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St. Mary's Area

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Lower Quartz Lake

Quartz Lake in Glacier National Park

Are we having fun yet ?
I have had a life long best friend, who I lovingly call " Lu Hu."  We have had many good times over the years . Lu Hu had come to visit me, from back East, in Pennsylvania, and this was our day to go up into Glacier National Park. We had decided to hike up the trail to Lower Quartz Lake.
We started from the picnic site on Bowman Lake, where we could see Numa Peak, to our West and Rainbow Peak to the East. We decided to hike up Cerulean Ridge, because It's an easier climb.
As usual we found lots of interesting sights, and much to talk about, when we paused long enough to catch our breath.
When we passed a Rangers Cabin, not far from the campground, we spoke of what it would be like to live there, and look at this beautiful scenery every morning . But being used to modern conveniences, these thoughts soon passed and we moved on.
It wasn't long before the trail forked to the right, and after about 3.6 miles, we would find Lower Quartz Lake. If we were to take the left fork, we would go through heavy forests, up Cerulean Ridge toward the crest. From up here, we can view the new growth of trees after the 1988 Red Bench fire.

From here we can take the fork to Quartz Lake, for about 6.6 miles of glorious scenery. You can see the Back Country Quartz Lake Campground, with a small beach. If you go on to Middle Quartz Lake, you have completed a popular day hike.
From Quartz Ridge we can look down on beautiful Quartz Lake, where it lays peacefully, at the foot of Vulture Peak and Square Peak. Our trail is steep but well shaded, which is just what we need as we stop to rest and catch our breath. Lu Hu, her late husband and I, had taken many camping trips so we had many memories to recall as we hike these lovely trails. As we grew tired, we would sit and ask each other " Are we having fun yet ? ", and we sure were.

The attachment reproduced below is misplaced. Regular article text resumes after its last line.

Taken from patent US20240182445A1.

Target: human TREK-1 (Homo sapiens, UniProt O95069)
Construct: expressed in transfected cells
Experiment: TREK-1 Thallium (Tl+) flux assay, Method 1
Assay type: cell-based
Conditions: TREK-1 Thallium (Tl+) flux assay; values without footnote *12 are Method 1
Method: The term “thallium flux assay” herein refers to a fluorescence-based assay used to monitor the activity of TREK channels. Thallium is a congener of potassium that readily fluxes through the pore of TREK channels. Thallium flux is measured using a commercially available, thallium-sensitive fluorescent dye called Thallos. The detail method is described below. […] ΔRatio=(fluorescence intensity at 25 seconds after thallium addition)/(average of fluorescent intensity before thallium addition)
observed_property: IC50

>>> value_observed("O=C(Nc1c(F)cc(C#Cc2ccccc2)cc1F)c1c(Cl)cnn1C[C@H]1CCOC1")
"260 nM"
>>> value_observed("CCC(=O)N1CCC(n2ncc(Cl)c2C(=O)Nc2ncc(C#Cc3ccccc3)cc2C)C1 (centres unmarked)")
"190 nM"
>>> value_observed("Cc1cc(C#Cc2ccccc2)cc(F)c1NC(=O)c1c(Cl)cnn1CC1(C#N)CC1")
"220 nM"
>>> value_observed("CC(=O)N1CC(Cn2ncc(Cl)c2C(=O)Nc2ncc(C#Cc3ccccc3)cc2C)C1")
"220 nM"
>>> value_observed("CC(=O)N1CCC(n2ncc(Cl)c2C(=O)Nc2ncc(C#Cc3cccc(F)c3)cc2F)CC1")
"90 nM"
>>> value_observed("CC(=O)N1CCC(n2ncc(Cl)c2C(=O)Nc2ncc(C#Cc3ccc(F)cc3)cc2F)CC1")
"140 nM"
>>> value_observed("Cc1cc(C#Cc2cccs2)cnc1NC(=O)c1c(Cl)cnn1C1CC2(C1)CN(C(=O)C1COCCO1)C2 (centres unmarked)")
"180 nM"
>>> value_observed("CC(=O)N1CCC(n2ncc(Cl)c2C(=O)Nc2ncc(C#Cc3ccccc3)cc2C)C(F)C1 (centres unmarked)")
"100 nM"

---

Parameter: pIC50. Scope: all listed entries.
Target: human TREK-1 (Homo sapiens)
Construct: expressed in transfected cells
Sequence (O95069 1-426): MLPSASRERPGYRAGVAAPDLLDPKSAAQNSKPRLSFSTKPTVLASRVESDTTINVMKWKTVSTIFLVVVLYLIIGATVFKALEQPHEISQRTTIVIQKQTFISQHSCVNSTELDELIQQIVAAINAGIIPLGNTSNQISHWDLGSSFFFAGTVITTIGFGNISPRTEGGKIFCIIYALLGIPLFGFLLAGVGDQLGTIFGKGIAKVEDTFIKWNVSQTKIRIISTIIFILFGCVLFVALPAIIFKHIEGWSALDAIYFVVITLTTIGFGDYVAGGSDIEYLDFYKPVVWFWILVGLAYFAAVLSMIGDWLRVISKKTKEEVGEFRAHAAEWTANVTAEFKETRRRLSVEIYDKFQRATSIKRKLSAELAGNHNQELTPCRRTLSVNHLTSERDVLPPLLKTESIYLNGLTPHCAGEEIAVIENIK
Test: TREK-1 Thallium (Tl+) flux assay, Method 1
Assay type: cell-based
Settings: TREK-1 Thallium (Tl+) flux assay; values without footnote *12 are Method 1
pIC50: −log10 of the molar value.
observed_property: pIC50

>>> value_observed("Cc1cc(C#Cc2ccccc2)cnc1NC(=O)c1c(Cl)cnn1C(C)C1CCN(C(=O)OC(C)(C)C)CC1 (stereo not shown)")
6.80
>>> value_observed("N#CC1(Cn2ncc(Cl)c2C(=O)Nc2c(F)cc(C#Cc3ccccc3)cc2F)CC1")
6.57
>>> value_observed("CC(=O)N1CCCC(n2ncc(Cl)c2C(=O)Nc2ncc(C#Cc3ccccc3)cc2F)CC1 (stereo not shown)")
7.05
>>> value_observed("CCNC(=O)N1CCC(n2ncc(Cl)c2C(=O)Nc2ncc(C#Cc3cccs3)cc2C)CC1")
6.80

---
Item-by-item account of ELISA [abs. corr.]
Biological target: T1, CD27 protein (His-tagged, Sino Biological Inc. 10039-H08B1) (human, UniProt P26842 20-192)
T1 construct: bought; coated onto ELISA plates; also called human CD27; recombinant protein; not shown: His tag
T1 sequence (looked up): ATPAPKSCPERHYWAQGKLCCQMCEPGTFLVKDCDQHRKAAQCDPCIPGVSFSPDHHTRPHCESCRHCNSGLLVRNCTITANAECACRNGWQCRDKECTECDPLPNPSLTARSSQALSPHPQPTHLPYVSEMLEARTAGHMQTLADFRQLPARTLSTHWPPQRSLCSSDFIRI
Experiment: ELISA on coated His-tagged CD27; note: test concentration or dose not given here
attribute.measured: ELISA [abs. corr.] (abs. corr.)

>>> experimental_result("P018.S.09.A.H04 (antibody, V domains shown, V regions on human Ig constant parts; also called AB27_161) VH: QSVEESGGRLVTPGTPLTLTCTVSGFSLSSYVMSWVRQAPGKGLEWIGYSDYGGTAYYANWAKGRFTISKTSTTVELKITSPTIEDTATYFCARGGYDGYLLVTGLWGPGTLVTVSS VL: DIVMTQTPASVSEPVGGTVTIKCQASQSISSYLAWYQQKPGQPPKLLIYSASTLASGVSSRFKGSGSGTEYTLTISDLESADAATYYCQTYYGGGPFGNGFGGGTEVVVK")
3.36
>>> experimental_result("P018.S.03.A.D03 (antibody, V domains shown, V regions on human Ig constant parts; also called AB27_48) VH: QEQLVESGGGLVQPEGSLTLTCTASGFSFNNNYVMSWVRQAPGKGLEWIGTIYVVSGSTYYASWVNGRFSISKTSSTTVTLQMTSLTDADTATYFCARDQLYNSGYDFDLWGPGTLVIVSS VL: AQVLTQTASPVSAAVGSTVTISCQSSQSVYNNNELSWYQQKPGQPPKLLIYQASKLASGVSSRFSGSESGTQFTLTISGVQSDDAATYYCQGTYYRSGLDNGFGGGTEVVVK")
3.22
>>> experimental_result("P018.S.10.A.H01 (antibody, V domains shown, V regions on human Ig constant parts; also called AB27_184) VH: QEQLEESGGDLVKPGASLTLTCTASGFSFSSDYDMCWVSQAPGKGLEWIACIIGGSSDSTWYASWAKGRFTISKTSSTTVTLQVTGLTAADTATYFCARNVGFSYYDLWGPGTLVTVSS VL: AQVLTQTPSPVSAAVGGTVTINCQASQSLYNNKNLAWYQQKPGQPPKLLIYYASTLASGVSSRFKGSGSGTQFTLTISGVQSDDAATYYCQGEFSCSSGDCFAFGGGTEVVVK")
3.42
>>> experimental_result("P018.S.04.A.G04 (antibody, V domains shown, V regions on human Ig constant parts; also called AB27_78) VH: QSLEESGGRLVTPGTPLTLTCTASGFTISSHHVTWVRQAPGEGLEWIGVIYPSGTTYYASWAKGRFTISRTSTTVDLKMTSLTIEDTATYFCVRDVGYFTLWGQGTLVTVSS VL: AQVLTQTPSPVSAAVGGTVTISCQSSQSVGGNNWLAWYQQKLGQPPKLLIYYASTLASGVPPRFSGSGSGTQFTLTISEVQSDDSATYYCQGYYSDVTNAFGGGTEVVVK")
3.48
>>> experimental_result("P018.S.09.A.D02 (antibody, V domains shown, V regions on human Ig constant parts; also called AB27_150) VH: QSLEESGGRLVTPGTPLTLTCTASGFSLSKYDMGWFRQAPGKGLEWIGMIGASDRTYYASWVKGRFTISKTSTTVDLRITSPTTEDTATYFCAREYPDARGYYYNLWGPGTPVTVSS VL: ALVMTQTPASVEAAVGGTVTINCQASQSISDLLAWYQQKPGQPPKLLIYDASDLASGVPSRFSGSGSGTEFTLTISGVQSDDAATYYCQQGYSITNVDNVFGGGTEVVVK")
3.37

Well --- in reality, we are both unable to hike these beautiful trails, at our ages,
But --- We can dream, can't we?

To you who are able to take this lovely hike, If you do bring in a horse to carry your gear, remember that you must also bring in animal food, as there are no grazing areas. This trail is thick with underbrush and trees, All of the campsites have a hanging pole and an outhouse, supplied with lots of old newspapers.
You may enjoy fishing the Outlet Creek, but no one promises how many trout you may catch or how large they will be.

Glacier National Park is located in the northwest corner of Montana, just north of Columbia Falls. The park encompasses more than one million acres and is home to grizzly bear, moose, elk, along with 63 varieties of wild mammals. While most of the roads in Glacier National Park are closed off during the winter, this provides miles and miles of tracks for snowshoeing and cross country skiing. Visitors are seldom around in the dead of winter, so the muffled hush of the snow covered woods is especially enticing and serene.

A ski or snowshoe trip along the Going-to-the-Sun Road, which is one of the most scenic roads in North America, is a great option, according to park rangers. The road is closed to cars from September or October until snowmelt, usually in June. Several short hiking trails branch off from the road, which would be excellent for snowshoeing or skiing in the winter season.

 Once you have your gear, head up to Glacier National Park for an exciting adventure. Guided snowshoe trips are available, led by a park naturalist, and are highly recommended. If you are looking for an informative tour, snowshoeing is an easy way to explore the winter wonderland of this unique park. Snowshoeing will provide even the novice an effortless activity so your senses are more in tune with your environment and your guide's knowledge on the history, wildlife, geology, and biology of this precious ecosystem.

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